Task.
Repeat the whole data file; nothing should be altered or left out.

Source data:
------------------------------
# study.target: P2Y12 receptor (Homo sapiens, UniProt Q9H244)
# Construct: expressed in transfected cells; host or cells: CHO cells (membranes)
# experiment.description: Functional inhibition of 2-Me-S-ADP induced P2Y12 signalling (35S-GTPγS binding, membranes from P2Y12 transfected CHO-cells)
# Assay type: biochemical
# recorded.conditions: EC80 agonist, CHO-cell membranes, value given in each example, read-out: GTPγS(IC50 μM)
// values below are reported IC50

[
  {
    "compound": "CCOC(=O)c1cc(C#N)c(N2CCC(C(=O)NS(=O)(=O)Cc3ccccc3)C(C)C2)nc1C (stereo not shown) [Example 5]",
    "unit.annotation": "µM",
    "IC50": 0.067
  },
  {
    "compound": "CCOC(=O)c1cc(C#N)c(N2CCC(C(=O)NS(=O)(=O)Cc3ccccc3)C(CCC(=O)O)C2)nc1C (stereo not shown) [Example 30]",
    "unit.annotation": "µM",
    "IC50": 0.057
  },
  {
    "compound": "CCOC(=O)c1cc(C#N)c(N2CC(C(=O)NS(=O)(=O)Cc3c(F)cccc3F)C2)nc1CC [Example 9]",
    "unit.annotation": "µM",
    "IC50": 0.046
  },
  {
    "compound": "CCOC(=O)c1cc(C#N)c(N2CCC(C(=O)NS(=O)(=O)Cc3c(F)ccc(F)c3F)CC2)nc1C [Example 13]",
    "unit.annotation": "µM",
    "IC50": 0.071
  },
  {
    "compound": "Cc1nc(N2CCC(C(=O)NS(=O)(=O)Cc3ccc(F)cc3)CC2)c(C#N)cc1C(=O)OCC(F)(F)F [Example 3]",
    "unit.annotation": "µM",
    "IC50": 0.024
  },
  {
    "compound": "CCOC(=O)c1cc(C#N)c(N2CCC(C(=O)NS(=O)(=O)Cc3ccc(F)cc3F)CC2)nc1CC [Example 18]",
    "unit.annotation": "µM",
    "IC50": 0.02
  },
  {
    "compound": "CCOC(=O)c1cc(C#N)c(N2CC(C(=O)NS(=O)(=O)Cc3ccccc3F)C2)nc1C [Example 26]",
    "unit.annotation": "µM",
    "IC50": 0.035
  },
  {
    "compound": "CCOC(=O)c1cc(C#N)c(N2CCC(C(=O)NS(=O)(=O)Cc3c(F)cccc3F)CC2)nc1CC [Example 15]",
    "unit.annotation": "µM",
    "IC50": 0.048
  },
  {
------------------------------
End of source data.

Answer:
# study.target: P2Y12 receptor (Homo sapiens, UniProt Q9H244)
# Construct: expressed in transfected cells; host or cells: CHO cells (membranes)
# experiment.description: Functional inhibition of 2-Me-S-ADP induced P2Y12 signalling (35S-GTPγS binding, membranes from P2Y12 transfected CHO-cells)
# Assay type: biochemical
# recorded.conditions: EC80 agonist, CHO-cell membranes, value given in each example, read-out: GTPγS(IC50 μM)
// values below are reported IC50

[
  {
    "compound": "CCOC(=O)c1cc(C#N)c(N2CCC(C(=O)NS(=O)(=O)Cc3ccccc3)C(C)C2)nc1C (stereo not shown) [Example 5]",
    "unit.annotation": "µM",
    "IC50": 0.067
  },
  {
    "compound": "CCOC(=O)c1cc(C#N)c(N2CCC(C(=O)NS(=O)(=O)Cc3ccccc3)C(CCC(=O)O)C2)nc1C (stereo not shown) [Example 30]",
    "unit.annotation": "µM",
    "IC50": 0.057
  },
  {
    "compound": "CCOC(=O)c1cc(C#N)c(N2CC(C(=O)NS(=O)(=O)Cc3c(F)cccc3F)C2)nc1CC [Example 9]",
    "unit.annotation": "µM",
    "IC50": 0.046
  },
  {
    "compound": "CCOC(=O)c1cc(C#N)c(N2CCC(C(=O)NS(=O)(=O)Cc3c(F)ccc(F)c3F)CC2)nc1C [Example 13]",
    "unit.annotation": "µM",
    "IC50": 0.071
  },
  {
    "compound": "Cc1nc(N2CCC(C(=O)NS(=O)(=O)Cc3ccc(F)cc3)CC2)c(C#N)cc1C(=O)OCC(F)(F)F [Example 3]",
    "unit.annotation": "µM",
    "IC50": 0.024
  },
  {
    "compound": "CCOC(=O)c1cc(C#N)c(N2CCC(C(=O)NS(=O)(=O)Cc3ccc(F)cc3F)CC2)nc1CC [Example 18]",
    "unit.annotation": "µM",
    "IC50": 0.02
  },
  {
    "compound": "CCOC(=O)c1cc(C#N)c(N2CC(C(=O)NS(=O)(=O)Cc3ccccc3F)C2)nc1C [Example 26]",
    "unit.annotation": "µM",
    "IC50": 0.035
  },
  {
    "compound": "CCOC(=O)c1cc(C#N)c(N2CCC(C(=O)NS(=O)(=O)Cc3c(F)cccc3F)CC2)nc1CC [Example 15]",
    "unit.annotation": "µM",
    "IC50": 0.048
  },
  {